The post-pandemic marketplace is offering Latin American countries Nearshore opportunities that simply weren’t available this time last year. Stronger Nearshore markets are jostling to capture business from the pandemic’s fallout – particularly from companies exiting Asia. But one country, Colombia, stands head and shoulders above regional competitors.
A long-term plan from the Colombia government to position the country as the region’s foremost market in the new digital economy and a strong private-public relationship in the country is paying dividends. Multiple international companies have recently chosen the country as their new Latin America location and jobs are being created during a period in which prospects are hard to find. Javier Urrutia, Director of FDI at the Colombian Ministry of Commerce, Industry and Tourism’s investment promotion agency ProColombia, the success derives from a simple mantra. “We aim to please,” he said.
Leadership Makes the Difference
At the official announcement of Transcom’s return to Colombia via its new location in Bogotá, Executive Vice President for North America Don Berryman explained that the quality of the local workforce was a central reason behind the company’s choice to land in the Colombian capital. “Bogotá people have strong English skills, strong work ethics and are just a very talented pool of people,” he said.
That Colombia produces 100,000 highly-educated graduates a year, 15% – 20% of whom are fully bilingual adds to the countries value proposition for Nearshore-related activities. “There is a renaissance happening in Colombia,” said Peter Ryan, Chief Analyst and Principal of Ryan Strategic Advisory.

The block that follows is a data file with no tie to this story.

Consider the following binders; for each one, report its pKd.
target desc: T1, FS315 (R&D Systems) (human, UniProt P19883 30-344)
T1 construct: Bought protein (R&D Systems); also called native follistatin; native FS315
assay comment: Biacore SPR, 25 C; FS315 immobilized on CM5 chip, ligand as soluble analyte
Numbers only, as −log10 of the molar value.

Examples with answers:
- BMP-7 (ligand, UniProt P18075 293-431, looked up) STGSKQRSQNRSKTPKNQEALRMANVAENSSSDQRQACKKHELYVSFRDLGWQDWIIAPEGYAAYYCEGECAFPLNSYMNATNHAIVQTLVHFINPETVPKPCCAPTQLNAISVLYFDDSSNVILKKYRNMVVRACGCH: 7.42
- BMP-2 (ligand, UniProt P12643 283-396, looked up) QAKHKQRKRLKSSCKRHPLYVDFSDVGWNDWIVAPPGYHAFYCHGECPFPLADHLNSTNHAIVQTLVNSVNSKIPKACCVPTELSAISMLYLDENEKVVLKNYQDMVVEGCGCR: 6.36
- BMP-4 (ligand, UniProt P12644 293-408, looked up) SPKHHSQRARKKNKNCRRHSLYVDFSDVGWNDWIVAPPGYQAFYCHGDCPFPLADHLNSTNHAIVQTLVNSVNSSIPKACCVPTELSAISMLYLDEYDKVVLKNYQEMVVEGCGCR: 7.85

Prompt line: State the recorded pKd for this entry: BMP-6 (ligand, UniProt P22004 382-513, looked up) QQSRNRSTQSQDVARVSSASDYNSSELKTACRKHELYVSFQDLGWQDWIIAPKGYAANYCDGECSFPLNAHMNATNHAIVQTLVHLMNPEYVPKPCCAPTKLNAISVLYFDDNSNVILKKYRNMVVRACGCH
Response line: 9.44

Global BPO and call center service companies TDCX and Alorica have moved into Colombia recently. TaskUs and Cocentrix also have operating centers in the country, while multinationals including Johnson & Johnson, Schlumberger and AIG have a presence too. Auxis, a consultancy, outsourcing and back-office services company also picked Colombia for its second location in Latin America over competitor markets like Mexico as client interest in the Nearshore piques.
“The price point makes Colombia slightly more attractive than, for example, Costa Rica. But a real difference was big steps that the Colombian government has taken to create good incentives and developing a strong environment to attract multinationals to come and set up their shared-services in the country,” Fabiana Corredor, Senior Sales Marketing Manager at Auxis, told Nearshore Americas. “The Colombia government and the investment agencies are awesome and helpful. It’s the opposite story in Mexico,” she added.
Colombia’s President Ivan Duque is a firm believer in the need for his country to be an active member of the new digital economy. One of the president’s key proposals has been the promotion of what he terms the Orange Economy – effectively Colombia’s creative economy – on which he has published two books.
Digital preparedness is central to the Orange Economy, and the government has led the charge to expand the country’s capabilities in digital connectedness. The aim is to have the Orange Economy represent 10 percent of the country’s GDP from the 3.3 percent it represented in 2018. Fabio Osorio, Director at JA Del Rio Colombia explained that the country is pushing ahead with 5G expansion: “The government has put aside a sizeable amount of its budget for this development,” he said.
Aside from this, investment has been attracted by the consolidation of 12 Free Trade Zones across separate regions of the country. “The Free Trade Zones offers a single income tax rate of 20% rather than the usual 30% everywhere else in the country,” Osorio explained, while the country also has 17 free trade agreements in force. Measures like these have helped the country climb the rankings in the annual World Economic Forum Global Competitiveness Report. In 2013 and 2014, Colombia was placed 69th. Today, it is 57th.